—Buenos Aires, April-June 1972
Outline it like a story by Borges.
The dictator is overthrown and more than half the people rejoice. The dictator had filled the jails and emptied the treasury. Like many dictators, he hadn’t begun badly. He had wanted to make his country great. But he wasn’t himself a great man; and perhaps the country couldn’t be made great. Seventeen years pass. The country is still without great men; the treasury is still empty; and the people are on the verge of despair. They begin to remember that the dictator had a vision of the country’s greatness, and that he was a strong man; they begin to remember that he had given much to the poor. The dictator is in exile. The people begin to agitate for his return. The dictator is now very old. But the people also remember the dictator’s wife. She loved the poor and hated the rich, and she was young and beautiful. So she has remained, because she died young, in the middle of the dictatorship. And, miraculously, her body has not decomposed.
“That,” Borges said, “is a story I could never write.”
But at seventy-six, and after seventeen years of proscription and exile, Juan Perón, from the Madrid suburb known as the Iron Gate, dictates peace terms to the military regime of Argentina. In 1943, as an army colonel preaching a fierce nationalism, Perón became a power in Argentina; and from 1946 to 1955, through two election victories, he ruled as dictator. His wife Eva held no official position, but she ruled with Perón until 1952. In that year she died. She was expensively embalmed, and now her corpse is with Perón at the Iron Gate.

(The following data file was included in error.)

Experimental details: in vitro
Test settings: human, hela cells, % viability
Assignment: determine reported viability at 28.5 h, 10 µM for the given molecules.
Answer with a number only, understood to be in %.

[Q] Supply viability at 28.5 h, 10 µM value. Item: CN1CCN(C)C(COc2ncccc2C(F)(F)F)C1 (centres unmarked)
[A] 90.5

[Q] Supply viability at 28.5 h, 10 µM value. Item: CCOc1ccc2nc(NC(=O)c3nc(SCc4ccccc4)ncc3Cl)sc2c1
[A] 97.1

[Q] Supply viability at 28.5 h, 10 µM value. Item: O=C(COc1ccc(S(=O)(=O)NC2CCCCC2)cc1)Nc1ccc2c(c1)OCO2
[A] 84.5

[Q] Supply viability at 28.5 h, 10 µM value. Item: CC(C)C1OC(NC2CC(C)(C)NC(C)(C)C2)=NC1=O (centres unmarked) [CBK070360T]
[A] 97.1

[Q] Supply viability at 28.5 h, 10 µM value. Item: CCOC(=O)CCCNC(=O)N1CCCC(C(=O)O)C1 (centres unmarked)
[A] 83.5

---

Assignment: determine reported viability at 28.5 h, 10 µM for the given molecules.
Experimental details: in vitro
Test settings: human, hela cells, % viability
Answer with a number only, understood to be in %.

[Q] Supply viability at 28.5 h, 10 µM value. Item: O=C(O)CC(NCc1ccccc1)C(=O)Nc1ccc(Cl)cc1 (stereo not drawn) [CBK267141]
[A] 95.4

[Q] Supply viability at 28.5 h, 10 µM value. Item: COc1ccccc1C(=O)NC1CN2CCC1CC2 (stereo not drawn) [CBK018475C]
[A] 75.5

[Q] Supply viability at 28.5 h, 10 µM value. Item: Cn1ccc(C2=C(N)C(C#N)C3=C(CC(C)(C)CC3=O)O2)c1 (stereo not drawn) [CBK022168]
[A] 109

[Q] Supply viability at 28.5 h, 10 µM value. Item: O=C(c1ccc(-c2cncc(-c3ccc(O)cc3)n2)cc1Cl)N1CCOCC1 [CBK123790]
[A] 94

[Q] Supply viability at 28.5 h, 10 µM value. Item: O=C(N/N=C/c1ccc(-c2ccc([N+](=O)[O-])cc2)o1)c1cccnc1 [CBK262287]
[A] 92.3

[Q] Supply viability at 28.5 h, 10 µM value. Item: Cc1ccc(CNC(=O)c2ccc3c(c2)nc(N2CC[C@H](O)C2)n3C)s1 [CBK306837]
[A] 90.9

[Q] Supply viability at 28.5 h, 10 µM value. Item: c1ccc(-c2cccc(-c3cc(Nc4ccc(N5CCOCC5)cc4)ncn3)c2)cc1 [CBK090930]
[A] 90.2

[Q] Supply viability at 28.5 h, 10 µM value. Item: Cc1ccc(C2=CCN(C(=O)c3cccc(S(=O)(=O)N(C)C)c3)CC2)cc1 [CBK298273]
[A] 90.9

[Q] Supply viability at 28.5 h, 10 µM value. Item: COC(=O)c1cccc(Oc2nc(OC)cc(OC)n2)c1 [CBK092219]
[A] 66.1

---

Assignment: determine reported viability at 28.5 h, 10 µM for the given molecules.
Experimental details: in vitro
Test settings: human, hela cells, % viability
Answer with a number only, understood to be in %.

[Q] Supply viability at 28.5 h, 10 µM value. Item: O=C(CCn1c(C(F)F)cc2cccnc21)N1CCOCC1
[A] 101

In 1956, just one year after his overthrow by the army, Perón wrote from Panama, “My anxiety was that some clever man would have taken over.” Now, after eight presidents, six of them military men, Argentina is in a state of crisis that no Argentine can fully explain. The mighty country, as big as India and with a population of 23 million, rich in cattle and grain, Patagonian oil, and all the mineral wealth of the Andes, inexplicably drifts. Everyone is disaffected. And suddenly nearly everyone is Peronist. Not only the workers, on whom in the early days Perón showered largesse, but Marxists and even the middle-class young whose parents remember Perón as a tyrant, torturer, and thief.
The peso has gone to hell: from 5 to the dollar in 1947, to 16 in 1949, 250 in 1966, 400 in 1970, 420 in June last year, 960 in April this year, 1,100 in May. Inflation, which has been running at a steady 25 percent since the Perón days, has now jumped to 60 percent. Even the banks are offering 24 percent interest. Inflation, when it reaches this stage of take-off, is good only for the fire insurance business. Premiums rise and claims fall. When prices gallop away week by week fires somehow…
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